Cow milk has always been touted to be one of the most nutritious foods around the world, but the raw or unpasteurised form of milk may not be as beneficial as it seems. A recent study by the researchers at University of California, Davis, found that consumption of raw milk, which is left at a room temperature, may lead to foodborne illness. It may also be a source of bacteria containing transferrable antimicrobial resistance genes. For the unversed, antimicrobial resistance is defined as the ability of a microbe to resist the effects of anti-biotic medication. And as per the Centers for Disease Control, each year, almost 3 million people in the United States get affected by antibiotic-resistant infection. The findings were published in the journal Microbiome.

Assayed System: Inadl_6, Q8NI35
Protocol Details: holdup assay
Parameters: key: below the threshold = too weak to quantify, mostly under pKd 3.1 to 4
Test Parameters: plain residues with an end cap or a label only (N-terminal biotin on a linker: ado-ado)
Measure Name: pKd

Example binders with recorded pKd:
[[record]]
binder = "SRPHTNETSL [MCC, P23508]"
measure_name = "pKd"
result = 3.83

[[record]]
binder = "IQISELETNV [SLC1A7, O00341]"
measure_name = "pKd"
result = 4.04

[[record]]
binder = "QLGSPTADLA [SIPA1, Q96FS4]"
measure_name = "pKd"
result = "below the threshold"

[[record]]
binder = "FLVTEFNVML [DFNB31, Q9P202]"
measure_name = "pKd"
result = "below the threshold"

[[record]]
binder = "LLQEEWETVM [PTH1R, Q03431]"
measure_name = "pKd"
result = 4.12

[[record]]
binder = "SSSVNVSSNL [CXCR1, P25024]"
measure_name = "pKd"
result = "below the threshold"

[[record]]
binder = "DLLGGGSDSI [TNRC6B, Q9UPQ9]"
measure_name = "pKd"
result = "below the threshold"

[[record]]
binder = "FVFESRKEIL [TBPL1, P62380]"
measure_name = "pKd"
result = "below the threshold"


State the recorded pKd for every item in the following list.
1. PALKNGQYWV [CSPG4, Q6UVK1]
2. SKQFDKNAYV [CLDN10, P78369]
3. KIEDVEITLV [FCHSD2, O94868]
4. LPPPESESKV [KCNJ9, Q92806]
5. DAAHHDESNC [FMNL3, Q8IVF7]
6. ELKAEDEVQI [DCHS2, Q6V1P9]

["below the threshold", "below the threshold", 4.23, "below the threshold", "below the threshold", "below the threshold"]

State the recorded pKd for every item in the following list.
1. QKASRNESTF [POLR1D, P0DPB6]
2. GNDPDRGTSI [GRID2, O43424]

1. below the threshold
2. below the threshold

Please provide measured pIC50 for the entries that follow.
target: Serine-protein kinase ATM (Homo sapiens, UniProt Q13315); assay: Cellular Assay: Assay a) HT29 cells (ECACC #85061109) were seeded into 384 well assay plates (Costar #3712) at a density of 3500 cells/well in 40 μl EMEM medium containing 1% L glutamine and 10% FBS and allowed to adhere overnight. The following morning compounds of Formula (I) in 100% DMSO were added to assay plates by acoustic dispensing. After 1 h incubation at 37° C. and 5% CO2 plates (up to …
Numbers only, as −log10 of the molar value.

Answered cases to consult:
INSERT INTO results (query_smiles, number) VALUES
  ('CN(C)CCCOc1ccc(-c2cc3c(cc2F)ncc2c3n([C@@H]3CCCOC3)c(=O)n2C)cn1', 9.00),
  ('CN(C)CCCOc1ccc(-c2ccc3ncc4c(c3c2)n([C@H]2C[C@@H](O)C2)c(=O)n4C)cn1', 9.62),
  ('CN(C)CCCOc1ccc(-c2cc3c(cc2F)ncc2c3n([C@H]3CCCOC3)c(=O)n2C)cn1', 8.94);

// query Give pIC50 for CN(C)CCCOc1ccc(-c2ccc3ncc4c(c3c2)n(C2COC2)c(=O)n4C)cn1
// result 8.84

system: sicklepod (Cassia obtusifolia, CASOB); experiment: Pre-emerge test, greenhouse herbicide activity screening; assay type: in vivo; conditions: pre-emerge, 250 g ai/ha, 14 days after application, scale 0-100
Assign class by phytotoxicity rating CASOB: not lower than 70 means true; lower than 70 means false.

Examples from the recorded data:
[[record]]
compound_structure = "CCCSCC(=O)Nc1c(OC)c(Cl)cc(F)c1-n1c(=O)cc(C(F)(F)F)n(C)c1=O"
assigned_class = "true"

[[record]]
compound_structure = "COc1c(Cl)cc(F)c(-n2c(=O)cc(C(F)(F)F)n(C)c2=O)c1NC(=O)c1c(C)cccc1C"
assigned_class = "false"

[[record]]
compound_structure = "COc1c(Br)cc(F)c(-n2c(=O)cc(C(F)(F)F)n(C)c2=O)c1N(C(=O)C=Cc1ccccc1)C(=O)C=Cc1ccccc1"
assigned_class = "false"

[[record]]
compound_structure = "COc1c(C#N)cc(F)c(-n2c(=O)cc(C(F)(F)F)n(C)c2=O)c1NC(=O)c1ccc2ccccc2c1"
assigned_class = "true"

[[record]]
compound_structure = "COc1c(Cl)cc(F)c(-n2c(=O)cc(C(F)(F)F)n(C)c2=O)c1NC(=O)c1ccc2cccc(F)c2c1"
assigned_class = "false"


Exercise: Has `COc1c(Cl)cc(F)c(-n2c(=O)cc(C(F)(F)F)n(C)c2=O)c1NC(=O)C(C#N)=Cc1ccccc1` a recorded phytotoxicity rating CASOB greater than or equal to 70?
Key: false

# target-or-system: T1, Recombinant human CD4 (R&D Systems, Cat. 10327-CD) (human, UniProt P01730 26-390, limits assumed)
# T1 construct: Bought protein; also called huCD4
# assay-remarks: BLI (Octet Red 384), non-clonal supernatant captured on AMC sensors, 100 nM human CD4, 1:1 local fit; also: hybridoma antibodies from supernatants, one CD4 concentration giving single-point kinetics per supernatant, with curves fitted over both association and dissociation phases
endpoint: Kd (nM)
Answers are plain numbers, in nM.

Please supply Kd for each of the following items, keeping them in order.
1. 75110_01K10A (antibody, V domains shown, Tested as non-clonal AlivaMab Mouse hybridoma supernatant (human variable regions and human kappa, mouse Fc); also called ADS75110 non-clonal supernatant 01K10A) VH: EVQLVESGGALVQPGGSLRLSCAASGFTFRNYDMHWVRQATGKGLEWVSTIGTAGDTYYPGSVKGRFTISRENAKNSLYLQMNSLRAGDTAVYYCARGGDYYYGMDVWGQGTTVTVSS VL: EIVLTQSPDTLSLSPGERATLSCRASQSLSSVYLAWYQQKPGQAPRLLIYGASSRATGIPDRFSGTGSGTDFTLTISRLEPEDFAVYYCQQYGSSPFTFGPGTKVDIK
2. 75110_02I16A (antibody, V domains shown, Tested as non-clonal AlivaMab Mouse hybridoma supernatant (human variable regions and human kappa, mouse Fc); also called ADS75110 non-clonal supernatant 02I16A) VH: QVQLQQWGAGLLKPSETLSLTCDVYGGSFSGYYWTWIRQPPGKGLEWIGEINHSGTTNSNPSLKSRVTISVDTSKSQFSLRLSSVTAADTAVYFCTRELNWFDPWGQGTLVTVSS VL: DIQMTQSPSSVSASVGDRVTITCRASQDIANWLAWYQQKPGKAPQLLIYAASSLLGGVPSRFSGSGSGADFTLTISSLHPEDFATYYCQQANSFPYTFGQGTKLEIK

The researchers examined more than 2000 milk samples from different parts of the United States, including raw milk and milk pasteurised in various ways. It was found that raw milk had the highest prevalence of antibiotic-resistant microbes when left at room temperature.
"Our study shows that with any temperature abuse in raw milk, whether intentional or not, it can grow these bacteria with antimicrobial resistance genes," said co-author Michele Jay-Russell, research microbiologist and manager with the UC Davis Western Center for Food Safety. "It's not just going to spoil. It's really high risk if not handled correctly," Jay-Russel added.
The researchers, however, stated that this study had no intention to scare people; rather it was to educate them. "If you want to keep drinking raw milk, keep it in your refrigerator to minimise the risk of it developing bacteria with antibiotic-resistant genes," said lead author Jinxin Liu, a postdoctoral researcher in the Department of Food Science and Technology at UC Davis.
However, further studies are needed to understand the effects of antibiotic-resistant genes in raw milk on human health.